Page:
Ah… Peace and quiet. Brought to you by your friends at the United States Federal Trade Commission via their National Do Not Call Registry. Undeniably, one of the greatest inventions since Alexander Graham Bell invented the telephone in 1876.
Americans who have registered almost 150 million phone numbers on the DNC Registry can’t be wrong. People were fed up with what the telemarketing industry had done to the telephone system in the United States. Families were being harassed every day of the week by telemarketers who would ring your phone all day long, usually hanging up without saying a word (known in the industry as “abandoned” calls), usually the result of the irresponsible use of predictive dialing. Even if they did stay on the line long enough to speak to you, nobody wants to be annoyed twenty times a day by unsolicited sales pitches. If this occurred on your home phone, it stole your time and your peace of mind. If the calls came in on your cellphone, they also stole your money, since most cellphone subscribers pay for all incoming calls.
The telemarketing industry succeeded in hijacking the American telephone network, arguably the most reliable and most advanced telecommunications network in the world. The statistics are as staggering as they are disgusting. Companies out for a quick buck were abusing the American public by putting in place infrastructure at nearly 9,000 call centers around the country that could dial hundreds of millions of calls per day, many of which would be abandoned. If you or I constantly placed calls to strangers and hung up as soon as they answered, I can assure you the police would be knocking at your door in no time. Yet here was an industry (outbound telemarketing), which, according to this 2002 document at FTC.gov, employed over a half-million individuals (in outbound telemarketing alone) and which was expected to grow to over $400 Billion a year (by 2006), doing essentially the same thing, but on a grand scale… and getting away with it. I think the telecom carriers that provided facilities and calling capacity to these telemarketers are just as culpable as the ISPs and bandwidth providers that profit from the activities of spammers, turning a blind eye to the problem in the name of profit.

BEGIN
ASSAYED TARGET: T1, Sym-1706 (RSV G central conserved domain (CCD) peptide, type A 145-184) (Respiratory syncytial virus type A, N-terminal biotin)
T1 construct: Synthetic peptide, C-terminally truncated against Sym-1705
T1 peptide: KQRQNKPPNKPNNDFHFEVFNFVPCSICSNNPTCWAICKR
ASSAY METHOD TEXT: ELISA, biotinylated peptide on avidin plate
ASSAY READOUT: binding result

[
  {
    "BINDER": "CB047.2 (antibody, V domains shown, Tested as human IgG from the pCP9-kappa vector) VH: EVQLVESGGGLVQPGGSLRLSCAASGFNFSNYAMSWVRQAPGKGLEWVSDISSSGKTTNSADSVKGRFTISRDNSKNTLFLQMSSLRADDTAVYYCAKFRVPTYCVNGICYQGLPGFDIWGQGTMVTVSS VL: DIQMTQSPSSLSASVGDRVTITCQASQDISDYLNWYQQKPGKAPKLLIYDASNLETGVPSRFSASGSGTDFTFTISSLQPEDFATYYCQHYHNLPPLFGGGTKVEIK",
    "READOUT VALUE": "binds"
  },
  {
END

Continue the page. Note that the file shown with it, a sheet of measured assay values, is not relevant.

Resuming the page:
Indeed, placing your number on the Do-Not-Call Registry does work. Unsolicited calls to RoutingByRumor’s phone numbers have been virtually non-existent since they were added to the DNC list. And when that rare unsolicited telemarketing call does come in, I do two things. I inform the caller that the number they dialed is on the DNC Registry, and I file a complaint with both the FTC and my state’s Department of Consumer Affairs.
If you haven’t done so already, add your number to the do-not-call list. You can join the Do Not Call Registry here. You’ll be glad to know that since the government recently decided to make the National Do Not Call Registry permanent (see this article and read the legislation here), your number will not be dropped from the list after five years, as was originally planned. You will not have to re-register a phone number you’ve already placed on the Registry.
Fortunately, the free-for-all is over. The greed and irresponsibility of telemarketers and the businesses that employed them has destroyed their industry. While the law still permits unsolicited telemarketing calls in some cases, such as on behalf of political campaigns, charities and for telephone surveys, hopefully those loopholes will soon be eliminated. Now all those former telemarketers can look for legitimate, respectable jobs.
Maybe what the world needs now is a Worldwide Do-Not-Email Registry that will do for the spam problem what the Do-Not-Call Registry did for the phone system in the United States.